III. ITS SERVICE. What did this river do? (vers. 6-9). Such is the beneficent, salutary service of this river. It shall only except from its benefits the wilfully obdurate and hypocritical, — those who, having known the truth and felt it, and been urged by it, yet resist its power, and refuse to be fruitful. All others, however barren by nature, shall be visited and blessed, and transformed by it. It shall come unto hearts hard as the nether millstone, and soften them; unto families poor as beggars, and enrich them; unto neighbourhoods which have been desert, and cause them to rejoice and blossom as the rose; unto natures which have been unprofitable, and make them plenteously to bring forth the fruit of good works. In conclusion —
1. Get to know and to remember more thoroughly that this river, these holy waters issuing from the sanctuary, are what you and every fellow creature most needs.
2. Get to realise more and more vividly that this blessed river is about you everywhere, about your path and your lying down. It is the river "the streams whereof make glad the city of God."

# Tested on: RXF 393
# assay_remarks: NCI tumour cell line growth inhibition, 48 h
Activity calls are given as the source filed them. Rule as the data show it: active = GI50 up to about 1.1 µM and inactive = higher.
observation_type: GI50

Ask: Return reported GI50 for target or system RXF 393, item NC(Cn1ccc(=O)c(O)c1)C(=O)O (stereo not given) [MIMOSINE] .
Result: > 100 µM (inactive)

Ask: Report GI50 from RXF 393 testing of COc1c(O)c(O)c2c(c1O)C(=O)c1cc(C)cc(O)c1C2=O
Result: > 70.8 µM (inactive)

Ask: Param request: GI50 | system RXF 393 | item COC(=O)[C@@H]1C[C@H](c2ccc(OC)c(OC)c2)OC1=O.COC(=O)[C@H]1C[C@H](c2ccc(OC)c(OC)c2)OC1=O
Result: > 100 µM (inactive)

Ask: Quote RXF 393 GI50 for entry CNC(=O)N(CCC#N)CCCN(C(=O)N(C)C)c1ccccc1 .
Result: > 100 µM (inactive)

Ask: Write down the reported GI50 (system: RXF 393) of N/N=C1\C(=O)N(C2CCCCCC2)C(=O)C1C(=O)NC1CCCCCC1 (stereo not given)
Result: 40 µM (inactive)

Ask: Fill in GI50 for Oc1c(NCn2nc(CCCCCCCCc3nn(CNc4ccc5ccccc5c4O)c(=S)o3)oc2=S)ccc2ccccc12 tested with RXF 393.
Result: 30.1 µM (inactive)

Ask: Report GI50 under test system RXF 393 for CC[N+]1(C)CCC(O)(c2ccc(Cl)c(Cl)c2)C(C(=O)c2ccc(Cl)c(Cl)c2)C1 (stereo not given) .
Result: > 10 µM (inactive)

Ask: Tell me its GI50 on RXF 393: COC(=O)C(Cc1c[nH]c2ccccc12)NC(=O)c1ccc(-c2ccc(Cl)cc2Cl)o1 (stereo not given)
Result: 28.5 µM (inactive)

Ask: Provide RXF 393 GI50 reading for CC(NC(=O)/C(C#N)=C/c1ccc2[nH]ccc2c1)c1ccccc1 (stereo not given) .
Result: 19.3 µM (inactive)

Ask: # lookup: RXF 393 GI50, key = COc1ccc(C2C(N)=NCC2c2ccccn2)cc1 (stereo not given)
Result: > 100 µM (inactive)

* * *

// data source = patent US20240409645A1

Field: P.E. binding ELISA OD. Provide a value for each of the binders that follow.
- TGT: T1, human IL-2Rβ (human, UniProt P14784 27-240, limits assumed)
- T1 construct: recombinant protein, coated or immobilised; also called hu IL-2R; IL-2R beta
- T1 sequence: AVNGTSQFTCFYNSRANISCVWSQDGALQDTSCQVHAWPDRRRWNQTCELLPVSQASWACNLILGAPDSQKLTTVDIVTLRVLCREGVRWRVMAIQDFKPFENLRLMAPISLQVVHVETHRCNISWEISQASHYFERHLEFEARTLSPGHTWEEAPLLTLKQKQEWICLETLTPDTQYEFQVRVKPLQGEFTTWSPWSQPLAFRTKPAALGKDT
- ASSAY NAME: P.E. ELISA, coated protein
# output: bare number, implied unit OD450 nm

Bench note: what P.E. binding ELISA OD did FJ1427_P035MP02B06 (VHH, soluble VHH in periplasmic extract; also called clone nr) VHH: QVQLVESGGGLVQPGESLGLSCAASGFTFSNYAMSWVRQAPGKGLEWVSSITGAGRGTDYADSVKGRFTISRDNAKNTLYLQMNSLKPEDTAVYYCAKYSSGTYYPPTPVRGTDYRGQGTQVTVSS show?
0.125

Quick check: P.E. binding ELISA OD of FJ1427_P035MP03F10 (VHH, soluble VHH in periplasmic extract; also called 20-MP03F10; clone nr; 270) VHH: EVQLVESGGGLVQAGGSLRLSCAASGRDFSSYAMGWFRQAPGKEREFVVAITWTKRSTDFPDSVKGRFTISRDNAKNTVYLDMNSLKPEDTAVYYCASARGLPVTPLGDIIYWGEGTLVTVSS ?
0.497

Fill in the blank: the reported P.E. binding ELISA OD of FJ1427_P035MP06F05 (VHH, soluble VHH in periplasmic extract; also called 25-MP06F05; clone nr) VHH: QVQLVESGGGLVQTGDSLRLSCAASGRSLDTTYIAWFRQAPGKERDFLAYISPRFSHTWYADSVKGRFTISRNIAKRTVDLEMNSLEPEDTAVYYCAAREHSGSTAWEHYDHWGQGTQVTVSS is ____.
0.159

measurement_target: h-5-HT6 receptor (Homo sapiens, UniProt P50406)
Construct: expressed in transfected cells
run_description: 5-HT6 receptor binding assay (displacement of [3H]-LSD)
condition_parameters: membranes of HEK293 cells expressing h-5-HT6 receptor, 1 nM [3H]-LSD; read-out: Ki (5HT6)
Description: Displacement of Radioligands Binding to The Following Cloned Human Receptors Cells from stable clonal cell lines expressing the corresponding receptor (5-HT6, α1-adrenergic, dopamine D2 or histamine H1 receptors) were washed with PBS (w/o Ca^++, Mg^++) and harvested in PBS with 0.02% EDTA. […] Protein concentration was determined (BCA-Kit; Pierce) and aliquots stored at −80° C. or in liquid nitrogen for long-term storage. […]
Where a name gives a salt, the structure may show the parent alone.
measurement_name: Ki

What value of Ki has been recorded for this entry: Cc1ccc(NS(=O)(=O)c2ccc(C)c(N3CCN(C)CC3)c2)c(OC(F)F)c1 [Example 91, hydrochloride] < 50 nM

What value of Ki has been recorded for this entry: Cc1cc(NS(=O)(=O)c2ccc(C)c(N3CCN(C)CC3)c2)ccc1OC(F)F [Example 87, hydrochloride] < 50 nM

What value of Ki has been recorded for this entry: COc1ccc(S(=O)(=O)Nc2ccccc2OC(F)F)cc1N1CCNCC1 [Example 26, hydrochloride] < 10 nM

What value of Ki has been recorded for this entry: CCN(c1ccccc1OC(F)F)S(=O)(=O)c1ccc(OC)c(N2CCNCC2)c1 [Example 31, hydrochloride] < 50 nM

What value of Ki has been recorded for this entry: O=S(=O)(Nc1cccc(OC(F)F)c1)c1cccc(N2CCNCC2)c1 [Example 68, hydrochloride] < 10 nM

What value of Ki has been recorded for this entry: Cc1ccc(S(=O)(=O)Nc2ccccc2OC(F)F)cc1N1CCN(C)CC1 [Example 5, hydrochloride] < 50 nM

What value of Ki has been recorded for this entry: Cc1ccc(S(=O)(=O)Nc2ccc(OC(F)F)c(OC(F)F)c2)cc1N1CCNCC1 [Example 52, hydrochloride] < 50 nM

3. Get to open your heart to it more and more. You must go into it up to your ankles, knees, loins; nay, its waters must go over your head and wash you every whir; you must put yourself in connection with it by drinking of it, by walking in it, by floating upon it, by conducting streams of it into your own soul.
4. Go and spread the news of it and the use of it far and wide. Tell others round you what it has done for you. Let them see what life it imparts to you, what satisfaction you gather from those fruits which grow by it, what healing from the leaves, how holy it makes you, how calm, how strong.
(J. Bolton, B. A.)
Parallel VersesKJV: And it shall come to pass, that every thing that liveth, which moveth, whithersoever the rivers shall come, shall live: and there shall be a very great multitude of fish, because these waters shall come thither: for they shall be healed; and every thing shall live whither the river cometh.
WEB: It shall happen, that every living creature which swarms, in every place where the rivers come, shall live; and there shall be a very great multitude of fish; for these waters are come there, and [the waters of the sea] shall be healed, and everything shall live wherever the river comes.